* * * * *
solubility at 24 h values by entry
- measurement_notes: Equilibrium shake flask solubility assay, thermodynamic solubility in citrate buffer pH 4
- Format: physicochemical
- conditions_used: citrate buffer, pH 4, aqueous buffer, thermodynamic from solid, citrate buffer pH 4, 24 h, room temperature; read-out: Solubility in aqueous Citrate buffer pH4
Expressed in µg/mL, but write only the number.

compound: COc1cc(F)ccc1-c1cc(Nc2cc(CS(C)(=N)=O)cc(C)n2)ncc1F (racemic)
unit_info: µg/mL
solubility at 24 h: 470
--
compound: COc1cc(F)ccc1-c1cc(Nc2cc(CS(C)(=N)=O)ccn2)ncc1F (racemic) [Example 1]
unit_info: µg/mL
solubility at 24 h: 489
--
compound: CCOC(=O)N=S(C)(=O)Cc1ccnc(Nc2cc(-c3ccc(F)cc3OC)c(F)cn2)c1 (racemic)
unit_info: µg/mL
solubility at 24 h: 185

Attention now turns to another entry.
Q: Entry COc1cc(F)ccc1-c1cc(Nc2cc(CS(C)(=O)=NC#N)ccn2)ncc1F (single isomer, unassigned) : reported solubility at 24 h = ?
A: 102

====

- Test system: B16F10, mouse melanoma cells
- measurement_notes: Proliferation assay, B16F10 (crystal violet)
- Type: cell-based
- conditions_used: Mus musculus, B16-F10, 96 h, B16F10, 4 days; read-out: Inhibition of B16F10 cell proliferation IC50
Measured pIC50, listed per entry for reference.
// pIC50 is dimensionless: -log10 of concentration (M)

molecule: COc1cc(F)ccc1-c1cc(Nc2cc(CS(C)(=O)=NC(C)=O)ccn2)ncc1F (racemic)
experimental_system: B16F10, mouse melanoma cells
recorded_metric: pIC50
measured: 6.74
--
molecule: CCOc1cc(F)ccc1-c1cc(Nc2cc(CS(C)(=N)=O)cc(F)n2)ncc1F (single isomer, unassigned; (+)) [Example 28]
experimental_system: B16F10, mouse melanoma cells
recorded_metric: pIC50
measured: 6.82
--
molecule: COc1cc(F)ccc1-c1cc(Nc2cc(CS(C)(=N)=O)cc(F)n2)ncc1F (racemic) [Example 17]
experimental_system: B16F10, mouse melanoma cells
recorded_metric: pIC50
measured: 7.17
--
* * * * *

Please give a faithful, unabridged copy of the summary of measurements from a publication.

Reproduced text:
solubility at 24 h values by entry
- measurement_notes: Equilibrium shake flask solubility assay, thermodynamic solubility in citrate buffer pH 4
- Format: physicochemical
- conditions_used: citrate buffer, pH 4, aqueous buffer, thermodynamic from solid, citrate buffer pH 4, 24 h, room temperature; read-out: Solubility in aqueous Citrate buffer pH4
Expressed in µg/mL, but write only the number.

compound: COc1cc(F)ccc1-c1cc(Nc2cc(CS(C)(=N)=O)cc(C)n2)ncc1F (racemic)
unit_info: µg/mL
solubility at 24 h: 470
--
compound: COc1cc(F)ccc1-c1cc(Nc2cc(CS(C)(=N)=O)ccn2)ncc1F (racemic) [Example 1]
unit_info: µg/mL
solubility at 24 h: 489
--
compound: CCOC(=O)N=S(C)(=O)Cc1ccnc(Nc2cc(-c3ccc(F)cc3OC)c(F)cn2)c1 (racemic)
unit_info: µg/mL
solubility at 24 h: 185

Attention now turns to another entry.
Q: Entry COc1cc(F)ccc1-c1cc(Nc2cc(CS(C)(=O)=NC#N)ccn2)ncc1F (single isomer, unassigned) : reported solubility at 24 h = ?
A: 102

====

- Test system: B16F10, mouse melanoma cells
- measurement_notes: Proliferation assay, B16F10 (crystal violet)
- Type: cell-based
- conditions_used: Mus musculus, B16-F10, 96 h, B16F10, 4 days; read-out: Inhibition of B16F10 cell proliferation IC50
Measured pIC50, listed per entry for reference.
// pIC50 is dimensionless: -log10 of concentration (M)

molecule: COc1cc(F)ccc1-c1cc(Nc2cc(CS(C)(=O)=NC(C)=O)ccn2)ncc1F (racemic)
experimental_system: B16F10, mouse melanoma cells
recorded_metric: pIC50
measured: 6.74
--
molecule: CCOc1cc(F)ccc1-c1cc(Nc2cc(CS(C)(=N)=O)cc(F)n2)ncc1F (single isomer, unassigned; (+)) [Example 28]
experimental_system: B16F10, mouse melanoma cells
recorded_metric: pIC50
measured: 6.82
--
molecule: COc1cc(F)ccc1-c1cc(Nc2cc(CS(C)(=N)=O)cc(F)n2)ncc1F (racemic) [Example 17]
experimental_system: B16F10, mouse melanoma cells
recorded_metric: pIC50
measured: 7.17
--